Killing Time: Part One

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Synopsis

Several methods exist in fiction for showing the passage of time--from subtle to not-so-subtle. Here, Chuck glosses various approaches while highlighting his preferred method.

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RobbieSikora's picture
RobbieSikora October 5, 2017 - 9:05am

Great essay! Chuck is one of the most famous american authors, you know, and that's why. He deserves it!

Murasaki_Ducky's picture
Murasaki_Ducky from Austin is reading The Vampire Lestat by Anne Rice October 14, 2015 - 2:56pm

@Phil: Don't know if you found the answers you were looking for but here's my two cents: learn from every source possible. I'm taking this slightly out of context from my late English professor. Granted, when he made this statement, he was referring to grad school and education in general but I believe it still applies. He said that if we really wanted to be well-rounded, educated individuals, we should go out and experience life. If at that point we decided to go to grad school, he told us to get away from our school, to seek our Master's in a different city, different state if possible. He asked us how we expected to grow if we stayed in the same environment with the same stimulus? 

I think if we want to be "well-rounded" writers, we should learn from as many different authors as possible. With time, I think we'll naturally feel compelled to follow after the teachings of a select few authors but ultimately, if we continue our journey as readers, we will learn from the successes and failures of other authors. 

Phil Sykora's picture
Phil Sykora from Stow, OH is reading Grapes of Wrath by John Steinbeck October 8, 2014 - 5:43am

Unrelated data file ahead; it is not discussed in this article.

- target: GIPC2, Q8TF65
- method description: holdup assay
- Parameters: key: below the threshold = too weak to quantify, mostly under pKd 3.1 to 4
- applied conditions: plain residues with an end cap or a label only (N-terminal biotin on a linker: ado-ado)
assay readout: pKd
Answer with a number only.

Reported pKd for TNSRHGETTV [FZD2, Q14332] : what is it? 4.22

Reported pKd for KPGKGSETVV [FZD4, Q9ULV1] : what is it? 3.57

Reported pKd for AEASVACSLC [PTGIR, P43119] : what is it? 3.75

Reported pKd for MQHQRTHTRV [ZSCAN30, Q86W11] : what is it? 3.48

I'm really enjoying these essays.  I've always battled with the idea of studying fiction as a craft just because I like to follow Stephen King's rule of "read a lot; write a lot."  And that makes perfect sense, but he also said something along the lines of "you don't need any books on writing."  Which I kind of took as: don't read anything about craft.  Just learn it on your own.  But the more you know about the nuts and bolts of creation, the better.  Sometimes I think Stephen King gave that advice just because he couldn't put words to what he intrinsically knows through years of practice.

This brings me to a question I have for anyone reading this:

Is it better to try to find a mentor like Palahniuk did with Spanbauer, and then break off from that mentor (like in Robert Greene's Mastery?) or to take in as much information from as many different authors as possible until you've developed your own unique style?

Someone please answer.

JamestheBaker's picture
JamestheBaker from Oregon is reading The Number of the Beast by Robert A. Heinlein January 15, 2012 - 4:25pm

Fantastic essay. Will take this with me for sure.